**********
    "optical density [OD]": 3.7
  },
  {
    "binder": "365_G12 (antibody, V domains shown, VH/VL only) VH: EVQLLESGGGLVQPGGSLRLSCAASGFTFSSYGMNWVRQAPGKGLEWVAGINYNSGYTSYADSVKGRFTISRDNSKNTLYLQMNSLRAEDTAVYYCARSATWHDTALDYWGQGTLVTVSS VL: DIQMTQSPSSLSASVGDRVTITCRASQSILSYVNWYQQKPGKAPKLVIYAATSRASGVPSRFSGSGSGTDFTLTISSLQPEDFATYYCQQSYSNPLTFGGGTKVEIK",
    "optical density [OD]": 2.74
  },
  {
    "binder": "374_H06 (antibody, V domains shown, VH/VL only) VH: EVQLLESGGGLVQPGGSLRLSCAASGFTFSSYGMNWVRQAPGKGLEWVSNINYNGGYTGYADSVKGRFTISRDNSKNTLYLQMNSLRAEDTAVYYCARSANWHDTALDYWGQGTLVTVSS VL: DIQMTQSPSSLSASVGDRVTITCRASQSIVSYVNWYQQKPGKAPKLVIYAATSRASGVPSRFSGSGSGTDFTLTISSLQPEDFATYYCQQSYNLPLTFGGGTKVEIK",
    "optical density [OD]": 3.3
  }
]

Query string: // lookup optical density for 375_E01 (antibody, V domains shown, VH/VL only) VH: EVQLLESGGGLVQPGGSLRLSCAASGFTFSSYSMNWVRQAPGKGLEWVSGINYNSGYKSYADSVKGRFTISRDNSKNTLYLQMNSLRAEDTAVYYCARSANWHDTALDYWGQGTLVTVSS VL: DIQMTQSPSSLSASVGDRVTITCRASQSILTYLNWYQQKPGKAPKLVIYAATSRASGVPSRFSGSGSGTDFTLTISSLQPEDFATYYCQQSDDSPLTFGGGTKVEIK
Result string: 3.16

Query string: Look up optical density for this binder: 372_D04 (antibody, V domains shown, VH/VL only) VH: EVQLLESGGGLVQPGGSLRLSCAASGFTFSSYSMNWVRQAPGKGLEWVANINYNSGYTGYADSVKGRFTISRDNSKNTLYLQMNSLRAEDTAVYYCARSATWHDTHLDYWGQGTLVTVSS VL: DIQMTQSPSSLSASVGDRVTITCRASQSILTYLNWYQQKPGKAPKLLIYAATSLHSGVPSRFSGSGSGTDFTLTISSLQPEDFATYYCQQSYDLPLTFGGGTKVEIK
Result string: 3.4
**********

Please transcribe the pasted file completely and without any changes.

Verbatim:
    "optical density [OD]": 3.7
  },
  {
    "binder": "365_G12 (antibody, V domains shown, VH/VL only) VH: EVQLLESGGGLVQPGGSLRLSCAASGFTFSSYGMNWVRQAPGKGLEWVAGINYNSGYTSYADSVKGRFTISRDNSKNTLYLQMNSLRAEDTAVYYCARSATWHDTALDYWGQGTLVTVSS VL: DIQMTQSPSSLSASVGDRVTITCRASQSILSYVNWYQQKPGKAPKLVIYAATSRASGVPSRFSGSGSGTDFTLTISSLQPEDFATYYCQQSYSNPLTFGGGTKVEIK",
    "optical density [OD]": 2.74
  },
  {
    "binder": "374_H06 (antibody, V domains shown, VH/VL only) VH: EVQLLESGGGLVQPGGSLRLSCAASGFTFSSYGMNWVRQAPGKGLEWVSNINYNGGYTGYADSVKGRFTISRDNSKNTLYLQMNSLRAEDTAVYYCARSANWHDTALDYWGQGTLVTVSS VL: DIQMTQSPSSLSASVGDRVTITCRASQSIVSYVNWYQQKPGKAPKLVIYAATSRASGVPSRFSGSGSGTDFTLTISSLQPEDFATYYCQQSYNLPLTFGGGTKVEIK",
    "optical density [OD]": 3.3
  }
]

Query string: // lookup optical density for 375_E01 (antibody, V domains shown, VH/VL only) VH: EVQLLESGGGLVQPGGSLRLSCAASGFTFSSYSMNWVRQAPGKGLEWVSGINYNSGYKSYADSVKGRFTISRDNSKNTLYLQMNSLRAEDTAVYYCARSANWHDTALDYWGQGTLVTVSS VL: DIQMTQSPSSLSASVGDRVTITCRASQSILTYLNWYQQKPGKAPKLVIYAATSRASGVPSRFSGSGSGTDFTLTISSLQPEDFATYYCQQSDDSPLTFGGGTKVEIK
Result string: 3.16

Query string: Look up optical density for this binder: 372_D04 (antibody, V domains shown, VH/VL only) VH: EVQLLESGGGLVQPGGSLRLSCAASGFTFSSYSMNWVRQAPGKGLEWVANINYNSGYTGYADSVKGRFTISRDNSKNTLYLQMNSLRAEDTAVYYCARSATWHDTHLDYWGQGTLVTVSS VL: DIQMTQSPSSLSASVGDRVTITCRASQSILTYLNWYQQKPGKAPKLLIYAATSLHSGVPSRFSGSGSGTDFTLTISSLQPEDFATYYCQQSYDLPLTFGGGTKVEIK
Result string: 3.4